AppController provides distribution policy through the use of roles for native applications. Roles are tied back to AD group membership. StoreFront also ties into AD, but uses delivery groups as explained in the Delivery Group Creation in Chapter2, “Configuring the Infrastructure” When two or more virtualized applications are run at the same time, they appear in the same window on the same desktop pane.
Information Management—Personal devices have additional concerns with respect to being lost or stolen. They are also more likely to be resold without the enterprise’s knowledge, so the data that is physically placed on the device needs to be tightly controlled. In this use case, ShareFile is installed on both corporate and personal devices. But in the case of personal devices, users are not permitted to access the top-secret folders natively in ShareFile. Instead these users follow a shortcut placed on a virtual desktop. The data is restricted such that it cannot be taken off the virtual server located in the data center. Public content may still be accessed directly on ShareFile.
Desktop Virtualization—In the case of employee personal devices with full access, the applications essentially are the same as the corporate devices. Here in a typical installation however, access to additional Windows applications may be more commonplace as the employee’s personal device is most likely less secure than a corporate device. As such, direct access to some applications and databases may be restricted and only accessible through a virtual desktop.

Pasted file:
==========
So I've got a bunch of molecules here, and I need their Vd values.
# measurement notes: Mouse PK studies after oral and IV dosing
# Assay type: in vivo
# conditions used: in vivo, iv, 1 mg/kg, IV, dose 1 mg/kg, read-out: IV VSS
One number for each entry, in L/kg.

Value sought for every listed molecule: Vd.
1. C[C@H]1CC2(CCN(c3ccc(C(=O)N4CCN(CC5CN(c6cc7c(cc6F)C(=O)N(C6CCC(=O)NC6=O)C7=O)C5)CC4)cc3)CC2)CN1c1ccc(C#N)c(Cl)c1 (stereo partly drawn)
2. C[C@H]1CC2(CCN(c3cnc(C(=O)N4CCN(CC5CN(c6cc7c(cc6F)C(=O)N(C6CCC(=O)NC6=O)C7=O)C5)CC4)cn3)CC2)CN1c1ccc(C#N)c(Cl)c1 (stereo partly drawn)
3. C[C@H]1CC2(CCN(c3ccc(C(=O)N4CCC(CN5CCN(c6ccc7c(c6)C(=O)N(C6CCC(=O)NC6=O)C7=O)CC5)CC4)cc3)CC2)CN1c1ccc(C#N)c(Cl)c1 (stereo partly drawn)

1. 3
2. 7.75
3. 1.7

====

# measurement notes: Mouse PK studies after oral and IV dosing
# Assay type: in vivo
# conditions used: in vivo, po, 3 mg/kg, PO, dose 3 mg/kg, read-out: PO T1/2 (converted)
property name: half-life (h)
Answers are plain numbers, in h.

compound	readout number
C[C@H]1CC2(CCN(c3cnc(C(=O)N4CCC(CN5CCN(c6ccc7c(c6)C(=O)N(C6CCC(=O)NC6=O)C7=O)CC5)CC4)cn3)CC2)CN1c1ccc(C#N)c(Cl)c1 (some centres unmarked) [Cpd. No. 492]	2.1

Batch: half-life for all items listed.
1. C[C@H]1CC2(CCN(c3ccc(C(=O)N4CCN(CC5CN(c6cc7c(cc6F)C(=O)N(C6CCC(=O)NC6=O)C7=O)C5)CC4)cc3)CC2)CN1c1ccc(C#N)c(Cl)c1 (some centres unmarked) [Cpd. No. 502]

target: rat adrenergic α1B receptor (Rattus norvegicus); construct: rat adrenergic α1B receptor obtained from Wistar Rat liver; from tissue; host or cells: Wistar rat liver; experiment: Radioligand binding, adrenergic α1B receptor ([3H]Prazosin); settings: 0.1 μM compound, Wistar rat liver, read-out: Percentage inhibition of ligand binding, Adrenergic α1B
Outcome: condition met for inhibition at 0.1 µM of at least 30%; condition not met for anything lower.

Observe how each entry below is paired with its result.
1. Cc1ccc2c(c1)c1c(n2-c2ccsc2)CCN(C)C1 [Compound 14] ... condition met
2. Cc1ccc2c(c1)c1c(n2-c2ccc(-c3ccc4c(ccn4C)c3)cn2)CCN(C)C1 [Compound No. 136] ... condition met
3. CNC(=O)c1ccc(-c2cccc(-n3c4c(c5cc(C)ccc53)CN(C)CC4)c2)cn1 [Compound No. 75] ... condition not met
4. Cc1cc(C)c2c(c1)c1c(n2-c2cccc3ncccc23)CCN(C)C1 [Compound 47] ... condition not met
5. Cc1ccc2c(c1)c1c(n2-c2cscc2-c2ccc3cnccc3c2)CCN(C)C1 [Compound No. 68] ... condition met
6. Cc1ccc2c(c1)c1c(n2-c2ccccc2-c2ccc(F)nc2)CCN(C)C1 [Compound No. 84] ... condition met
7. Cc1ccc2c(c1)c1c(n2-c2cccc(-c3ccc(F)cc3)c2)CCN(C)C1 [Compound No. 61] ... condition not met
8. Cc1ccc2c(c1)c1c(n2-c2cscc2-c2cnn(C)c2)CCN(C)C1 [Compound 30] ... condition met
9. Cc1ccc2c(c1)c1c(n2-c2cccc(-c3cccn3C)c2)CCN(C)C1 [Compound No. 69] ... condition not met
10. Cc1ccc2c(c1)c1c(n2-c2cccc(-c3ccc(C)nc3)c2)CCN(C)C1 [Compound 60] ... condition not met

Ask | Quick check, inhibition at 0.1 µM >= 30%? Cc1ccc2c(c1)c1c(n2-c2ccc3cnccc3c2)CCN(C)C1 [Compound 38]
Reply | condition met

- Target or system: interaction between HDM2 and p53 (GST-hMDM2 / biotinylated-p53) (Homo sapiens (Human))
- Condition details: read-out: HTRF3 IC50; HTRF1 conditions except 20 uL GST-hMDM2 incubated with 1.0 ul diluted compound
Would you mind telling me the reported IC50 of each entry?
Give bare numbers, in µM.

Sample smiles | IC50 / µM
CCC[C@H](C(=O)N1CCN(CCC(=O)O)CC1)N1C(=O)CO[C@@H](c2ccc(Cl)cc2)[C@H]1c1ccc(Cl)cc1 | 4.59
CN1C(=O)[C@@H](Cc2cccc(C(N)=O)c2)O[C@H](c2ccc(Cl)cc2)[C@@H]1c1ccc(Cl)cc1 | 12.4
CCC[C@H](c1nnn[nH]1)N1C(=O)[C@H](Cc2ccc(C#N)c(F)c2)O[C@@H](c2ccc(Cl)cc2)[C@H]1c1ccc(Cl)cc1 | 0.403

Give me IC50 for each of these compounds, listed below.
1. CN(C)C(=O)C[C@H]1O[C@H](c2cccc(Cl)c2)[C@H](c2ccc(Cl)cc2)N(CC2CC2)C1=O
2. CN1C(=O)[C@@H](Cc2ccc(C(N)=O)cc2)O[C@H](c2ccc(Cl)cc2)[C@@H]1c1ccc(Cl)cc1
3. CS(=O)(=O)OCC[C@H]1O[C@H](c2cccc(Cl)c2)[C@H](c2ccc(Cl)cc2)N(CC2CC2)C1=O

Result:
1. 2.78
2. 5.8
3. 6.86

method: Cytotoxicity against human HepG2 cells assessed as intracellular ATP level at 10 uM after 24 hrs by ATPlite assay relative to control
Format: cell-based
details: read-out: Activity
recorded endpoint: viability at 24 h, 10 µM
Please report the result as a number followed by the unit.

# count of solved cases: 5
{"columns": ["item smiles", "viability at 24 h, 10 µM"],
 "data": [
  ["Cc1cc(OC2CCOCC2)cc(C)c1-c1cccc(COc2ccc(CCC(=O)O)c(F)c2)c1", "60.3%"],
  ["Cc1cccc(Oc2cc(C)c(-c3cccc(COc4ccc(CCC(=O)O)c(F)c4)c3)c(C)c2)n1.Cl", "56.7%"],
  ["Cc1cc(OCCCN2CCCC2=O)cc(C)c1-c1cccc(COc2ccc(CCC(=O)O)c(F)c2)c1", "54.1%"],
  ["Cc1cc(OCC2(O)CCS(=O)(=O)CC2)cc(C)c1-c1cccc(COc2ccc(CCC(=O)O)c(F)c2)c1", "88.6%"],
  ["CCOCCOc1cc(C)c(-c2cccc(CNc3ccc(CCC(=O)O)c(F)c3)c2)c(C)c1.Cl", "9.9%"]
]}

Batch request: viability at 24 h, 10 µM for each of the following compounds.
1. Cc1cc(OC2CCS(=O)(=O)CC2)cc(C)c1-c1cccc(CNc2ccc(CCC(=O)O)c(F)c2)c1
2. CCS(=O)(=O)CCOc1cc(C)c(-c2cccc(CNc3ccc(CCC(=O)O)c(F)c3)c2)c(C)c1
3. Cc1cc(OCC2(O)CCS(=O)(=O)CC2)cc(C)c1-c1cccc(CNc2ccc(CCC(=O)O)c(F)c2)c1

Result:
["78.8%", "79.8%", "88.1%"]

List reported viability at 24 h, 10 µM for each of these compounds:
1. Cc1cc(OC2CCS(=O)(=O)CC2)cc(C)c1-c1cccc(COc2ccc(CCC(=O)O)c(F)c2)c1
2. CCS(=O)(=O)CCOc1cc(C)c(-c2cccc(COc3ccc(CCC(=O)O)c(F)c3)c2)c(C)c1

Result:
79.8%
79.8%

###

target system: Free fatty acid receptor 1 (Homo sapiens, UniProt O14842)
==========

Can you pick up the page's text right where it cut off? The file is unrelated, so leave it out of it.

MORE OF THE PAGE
It is anticipated that the same ACLs and or SGT assignment would be applicable to these personal devices as corporate devices and as such the same Delivery Group, “CMW_Full_Access”, is used for the XenDesktop sessions.
Figure 3-48 provides a sample of the “CMW_Full_Access” hosted shared (virtual) desktop.
Figure 3-48 XenDesktop for Corporate and Personal Devices with Full Access
Remote Access—Today the ASA cannot directly distinguish personal devices from corporate devices. AnyConnect can pass RADIUS back to ISE, but the content of certificates remains local. There are still possibilities to differentiate access for personal and corporate device. The easiest approach uses the MDM to provision two distinct AnyConnect profiles. In the simplest form, the group key is unique for personal and corporate devices. Other options involve dedicated head-ends. The group key is shown in this CVD to restrict the idle time for personal phones such that these devices idle out faster than a corporate device authenticates to the same AD account. It is possible to also place access restrictions but as these use cases are defined, full network access is common to both asset classes. Administrators following the example used here should easily be able to adjust the use case to meet their specific needs.
Use Case 3—Employee Owned Device with Partial Access
In many ways, this uses case extends Use Case 2—Employee Owned Device with Full Access. The CVD does not present a scenario where a corporate device would be limited to partial access, although it is certainly possible to configure this outcome. Corporate devices are defined by two conditions:
The mac-address is listed in the ISE whitelist.
The XenMobile device manager attribute “owned by” is set to corporate.